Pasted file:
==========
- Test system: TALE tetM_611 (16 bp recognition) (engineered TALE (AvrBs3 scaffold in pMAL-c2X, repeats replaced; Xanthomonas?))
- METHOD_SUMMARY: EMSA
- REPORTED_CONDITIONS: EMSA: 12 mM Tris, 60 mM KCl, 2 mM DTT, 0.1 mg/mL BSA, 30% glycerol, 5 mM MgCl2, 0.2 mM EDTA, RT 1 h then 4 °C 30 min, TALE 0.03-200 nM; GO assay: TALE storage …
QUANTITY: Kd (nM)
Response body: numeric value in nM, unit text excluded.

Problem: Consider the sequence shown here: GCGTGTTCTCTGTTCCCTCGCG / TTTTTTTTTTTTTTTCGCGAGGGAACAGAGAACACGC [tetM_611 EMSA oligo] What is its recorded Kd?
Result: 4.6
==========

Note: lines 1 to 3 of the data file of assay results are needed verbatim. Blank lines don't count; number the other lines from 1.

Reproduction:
- Test system: TALE tetM_611 (16 bp recognition) (engineered TALE (AvrBs3 scaffold in pMAL-c2X, repeats replaced; Xanthomonas?))
- METHOD_SUMMARY: EMSA
- REPORTED_CONDITIONS: EMSA: 12 mM Tris, 60 mM KCl, 2 mM DTT, 0.1 mg/mL BSA, 30% glycerol, 5 mM MgCl2, 0.2 mM EDTA, RT 1 h then 4 °C 30 min, TALE 0.03-200 nM; GO assay: TALE storage …